it's funny how words betray the film. they do not lie, but they betray it. films like inglorious basterds or munchen betray levinas, but differently. in spite of sophisticated choices of texts and additional music,i found this film spiritless. if tolerance accepts two types of opposing certitudes, then how can it still define war as good vs. evil, since it is the clash of such equal systems of certitudes that war is?
Perhaps Godard's best 21st century film, not only unlocking all the others but doing so in a way that feels as impassioned as cerebral. The opening is lucidly horrific. The middle is rich with too many ideas to count, chiefly the failure of art to do justice to complex political reality. The ending is a pained, self-reflexive reminder that "Paradise", both philosophical and cinematic, is an exclusionary privilege.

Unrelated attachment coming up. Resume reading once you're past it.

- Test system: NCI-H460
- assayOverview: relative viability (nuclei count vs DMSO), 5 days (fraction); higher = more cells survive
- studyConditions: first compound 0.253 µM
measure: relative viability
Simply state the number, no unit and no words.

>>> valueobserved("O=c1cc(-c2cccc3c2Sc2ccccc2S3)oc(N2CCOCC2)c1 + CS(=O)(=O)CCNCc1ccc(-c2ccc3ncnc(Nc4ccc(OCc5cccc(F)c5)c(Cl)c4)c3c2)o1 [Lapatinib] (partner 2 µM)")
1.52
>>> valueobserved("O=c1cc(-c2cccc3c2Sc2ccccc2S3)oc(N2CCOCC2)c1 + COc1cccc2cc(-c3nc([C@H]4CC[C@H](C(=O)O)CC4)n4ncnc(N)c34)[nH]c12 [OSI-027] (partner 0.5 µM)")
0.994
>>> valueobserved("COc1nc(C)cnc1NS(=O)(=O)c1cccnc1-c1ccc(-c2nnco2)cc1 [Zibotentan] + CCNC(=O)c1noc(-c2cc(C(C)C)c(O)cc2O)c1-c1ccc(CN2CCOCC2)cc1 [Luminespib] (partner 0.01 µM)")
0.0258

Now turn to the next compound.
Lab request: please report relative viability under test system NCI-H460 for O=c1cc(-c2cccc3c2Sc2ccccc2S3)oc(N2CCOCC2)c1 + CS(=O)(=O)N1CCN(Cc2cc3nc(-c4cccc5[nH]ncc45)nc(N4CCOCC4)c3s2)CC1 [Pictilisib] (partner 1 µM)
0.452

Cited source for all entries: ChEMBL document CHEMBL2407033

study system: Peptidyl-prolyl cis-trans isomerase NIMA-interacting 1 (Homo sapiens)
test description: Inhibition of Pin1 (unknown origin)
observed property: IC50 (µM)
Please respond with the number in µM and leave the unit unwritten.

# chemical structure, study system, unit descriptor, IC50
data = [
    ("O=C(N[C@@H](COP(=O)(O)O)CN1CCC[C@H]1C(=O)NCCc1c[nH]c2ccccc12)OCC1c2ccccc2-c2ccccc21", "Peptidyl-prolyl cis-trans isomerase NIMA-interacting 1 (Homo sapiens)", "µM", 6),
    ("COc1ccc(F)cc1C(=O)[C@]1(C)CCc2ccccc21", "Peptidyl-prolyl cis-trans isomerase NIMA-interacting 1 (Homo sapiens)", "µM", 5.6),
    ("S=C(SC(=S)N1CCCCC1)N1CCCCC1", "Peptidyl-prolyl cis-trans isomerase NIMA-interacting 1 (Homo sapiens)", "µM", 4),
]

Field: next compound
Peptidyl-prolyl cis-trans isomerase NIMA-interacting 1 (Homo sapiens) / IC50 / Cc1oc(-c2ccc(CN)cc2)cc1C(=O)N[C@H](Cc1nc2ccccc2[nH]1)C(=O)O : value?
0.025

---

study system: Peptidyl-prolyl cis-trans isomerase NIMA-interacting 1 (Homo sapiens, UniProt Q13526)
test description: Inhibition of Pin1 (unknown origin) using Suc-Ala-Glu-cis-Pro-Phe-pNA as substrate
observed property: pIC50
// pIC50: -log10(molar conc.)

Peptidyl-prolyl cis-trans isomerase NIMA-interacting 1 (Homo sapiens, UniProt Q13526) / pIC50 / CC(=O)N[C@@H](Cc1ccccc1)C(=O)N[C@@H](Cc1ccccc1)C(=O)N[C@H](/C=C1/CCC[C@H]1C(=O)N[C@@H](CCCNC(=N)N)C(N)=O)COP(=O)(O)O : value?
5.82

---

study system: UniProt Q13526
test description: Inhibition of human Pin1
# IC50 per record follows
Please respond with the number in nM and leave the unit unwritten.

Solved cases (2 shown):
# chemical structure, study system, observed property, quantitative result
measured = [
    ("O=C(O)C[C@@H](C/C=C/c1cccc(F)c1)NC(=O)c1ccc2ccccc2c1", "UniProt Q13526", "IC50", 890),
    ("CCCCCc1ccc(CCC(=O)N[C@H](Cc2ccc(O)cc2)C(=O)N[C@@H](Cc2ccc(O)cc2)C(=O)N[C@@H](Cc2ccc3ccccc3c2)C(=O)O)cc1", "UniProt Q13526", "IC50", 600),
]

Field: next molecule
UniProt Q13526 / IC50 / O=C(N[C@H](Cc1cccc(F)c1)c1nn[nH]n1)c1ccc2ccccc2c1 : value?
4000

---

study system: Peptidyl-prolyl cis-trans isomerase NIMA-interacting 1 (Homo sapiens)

What makes Godard great is that people are there with the strength and dignity of Ford or Costa. Irony, distanciation, abstraction of space and time, discoursive or didactic dialogues, intertitles and the insistence on intervals doesn't implicate hate or despise. On the contrary, this film is about the suffering of people on the modern world and its Dantesque structure is a powerful metaphor. Beautiful and moving.
After a rolling montage of war and devastation, and with the burnt ruins of Sarajevo still standing as a solitary witness to the last great horror of the 20th century, Godard asks the question: "how can we live?" The audience responds: "with our fingers in our ears and our eyes tightly closed." Heaven really is a place where nothing ever happens.
I'm quite disappointed about this one, despite awarding it four stars. The opening ten minutes of Godard's film essay contained some of the most harrowing yet beautiful marriages of image and music that I have witnessed in cinema. I was looking forward to adding this film as one of my favourites, but sadly, after these ten minutes were over, it devolved into a stagnancy that never matched the earlier resonance.